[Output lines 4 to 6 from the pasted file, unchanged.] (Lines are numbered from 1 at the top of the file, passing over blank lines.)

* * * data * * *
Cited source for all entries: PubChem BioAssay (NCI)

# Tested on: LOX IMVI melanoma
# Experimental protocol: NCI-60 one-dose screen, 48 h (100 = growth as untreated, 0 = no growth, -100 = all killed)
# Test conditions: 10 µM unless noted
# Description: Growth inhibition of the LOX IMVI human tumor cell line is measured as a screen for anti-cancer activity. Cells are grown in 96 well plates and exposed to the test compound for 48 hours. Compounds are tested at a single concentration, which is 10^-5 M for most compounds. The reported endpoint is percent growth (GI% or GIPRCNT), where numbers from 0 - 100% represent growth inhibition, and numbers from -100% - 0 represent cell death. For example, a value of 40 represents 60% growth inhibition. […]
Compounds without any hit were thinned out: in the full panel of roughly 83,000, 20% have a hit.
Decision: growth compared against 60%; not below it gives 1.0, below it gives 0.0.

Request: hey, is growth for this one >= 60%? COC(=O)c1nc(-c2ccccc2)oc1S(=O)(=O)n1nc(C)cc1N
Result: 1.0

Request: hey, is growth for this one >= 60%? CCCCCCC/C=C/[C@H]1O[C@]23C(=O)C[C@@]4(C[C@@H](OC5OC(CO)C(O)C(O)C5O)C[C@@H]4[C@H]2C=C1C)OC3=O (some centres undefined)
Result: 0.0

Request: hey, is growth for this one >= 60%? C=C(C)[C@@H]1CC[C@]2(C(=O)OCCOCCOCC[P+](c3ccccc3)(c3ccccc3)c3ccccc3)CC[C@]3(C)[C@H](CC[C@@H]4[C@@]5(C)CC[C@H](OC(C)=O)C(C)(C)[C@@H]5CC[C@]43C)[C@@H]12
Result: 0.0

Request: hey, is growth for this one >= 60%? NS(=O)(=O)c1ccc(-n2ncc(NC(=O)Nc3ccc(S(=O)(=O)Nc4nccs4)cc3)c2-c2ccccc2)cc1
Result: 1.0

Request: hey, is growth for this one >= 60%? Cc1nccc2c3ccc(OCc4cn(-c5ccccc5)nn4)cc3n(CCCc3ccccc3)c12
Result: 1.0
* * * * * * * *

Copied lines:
# Test conditions: 10 µM unless noted
# Description: Growth inhibition of the LOX IMVI human tumor cell line is measured as a screen for anti-cancer activity. Cells are grown in 96 well plates and exposed to the test compound for 48 hours. Compounds are tested at a single concentration, which is 10^-5 M for most compounds. The reported endpoint is percent growth (GI% or GIPRCNT), where numbers from 0 - 100% represent growth inhibition, and numbers from -100% - 0 represent cell death. For example, a value of 40 represents 60% growth inhibition. […]
Compounds without any hit were thinned out: in the full panel of roughly 83,000, 20% have a hit.